donating it to the Smithsonian.
o In the Kerrang interview with Page, Coverdale made a somewhat
confusing comment, "... walking the fine line between Pagan and
Christian, essential and superfluous." This is what he says at
the end of the song "For The Love of God" on Steve Vai's album,
"Passion And Warfare."
o The opening riff for "Shake My Tree" from the "Coverdale/Page"
album was something Page had come up with at the time of the
sessions for "In Through The Out Door" but discarded because
no-one but Bonham had any idea what to do with it. It was also
later ignored by Paul Rodgers when he and Page were in The Firm.
o "Pride and Joy", another "Coverdale/Page" track was originally
conceived by Coverdale as a Dr. John style, laid back song called
"Barbados Boogie." Coverdale notes, "...and then, of course, he
[Page] had to put in this know... gutter,
digusting, churning, malevolent, _sucking_ riff." A riff from
Sammy Hagar's turgid song "Heavy Metal" sounds reminiscent to the
riff before the drum intro in "Pride And Joy."
o The cover of the "Coverdale/Page" album with it's traffic merging
sign, meant to symbolise the musical merging of Coverdale and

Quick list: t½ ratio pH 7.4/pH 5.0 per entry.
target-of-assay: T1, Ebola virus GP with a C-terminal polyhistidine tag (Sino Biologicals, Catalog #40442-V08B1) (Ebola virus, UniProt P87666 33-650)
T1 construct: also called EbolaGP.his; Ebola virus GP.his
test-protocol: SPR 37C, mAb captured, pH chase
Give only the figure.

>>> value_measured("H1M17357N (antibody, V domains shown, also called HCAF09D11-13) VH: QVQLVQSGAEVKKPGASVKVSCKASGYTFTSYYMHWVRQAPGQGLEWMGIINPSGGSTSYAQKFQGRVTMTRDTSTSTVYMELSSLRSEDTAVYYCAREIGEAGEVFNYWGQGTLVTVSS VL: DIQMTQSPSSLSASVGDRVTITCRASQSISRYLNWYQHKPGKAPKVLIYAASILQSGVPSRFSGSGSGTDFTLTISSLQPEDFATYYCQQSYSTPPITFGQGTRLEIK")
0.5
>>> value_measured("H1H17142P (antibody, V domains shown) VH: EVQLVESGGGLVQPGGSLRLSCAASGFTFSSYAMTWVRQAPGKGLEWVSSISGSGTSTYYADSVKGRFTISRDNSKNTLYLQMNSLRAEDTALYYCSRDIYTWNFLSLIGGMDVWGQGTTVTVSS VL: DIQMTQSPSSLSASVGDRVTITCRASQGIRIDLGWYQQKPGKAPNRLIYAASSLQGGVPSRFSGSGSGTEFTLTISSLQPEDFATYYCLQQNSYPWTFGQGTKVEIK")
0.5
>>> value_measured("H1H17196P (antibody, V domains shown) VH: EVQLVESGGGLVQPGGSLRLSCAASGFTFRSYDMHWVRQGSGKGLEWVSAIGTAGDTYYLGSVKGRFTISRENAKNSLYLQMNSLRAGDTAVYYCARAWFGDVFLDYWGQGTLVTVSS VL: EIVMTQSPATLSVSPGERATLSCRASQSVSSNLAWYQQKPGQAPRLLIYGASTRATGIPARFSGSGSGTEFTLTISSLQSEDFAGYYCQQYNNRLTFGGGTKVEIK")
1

Page, was designed by Hugh Syme who has in the past been
responsible for album covers for Whitesnake, "1987" and "Slip Of
The Tongue", and every Rush cover since "Caress Of Steel", even
playing on the latter's albums. The sign from the "Coverdale/
Page" album appears in a variety of locations, similar to the way
the `object' appears on the cover of "Presence." The locations of
the road sign are:
- Among some clouds in a blue sky. (Front Cover)
- On the moon. (Rear Cover)
- Between two piles of felled trees.
- In a field with cattle.
- In the desert with pyramids in the background.
- In front of a pile of crushed cars.
- In shallow tropical water. (The Great Barrier Reef?)
- In a breaking wave in a stormy sea.
Hugh Syme is reported to have a very quirky sense of humour so
there may well be a meaning for each of these scenes. A photo
of the same pyramids, from slightly to the left and closer, is
included in the "The Dark Side Of The Moon Twentieth Anniversary
Edition" of the classic Pink Floyd album.
o "Coverdale/Page" session players Ricky Phillips (Bass) and Denny
Carmassi (Drums) have made mention of the nearly impossible
rhythmic patterns Page wanted them ot play throughout the album.
In several places on the album Page modulates the chord up a
half-step, which has been suggested as a joking reference to
Bonham's "Wait For You."
o The much rumoured US tour never happened, although at one stage
they got as far as lining up Extreme as the opening act. Instead
they played a handful of dates in Japan, with some vintage
performances from Page, and then split amicably. Page is now
back with Plant, while Coverdale is trying to reform an early
incarnation of his previous band, Whitesnake.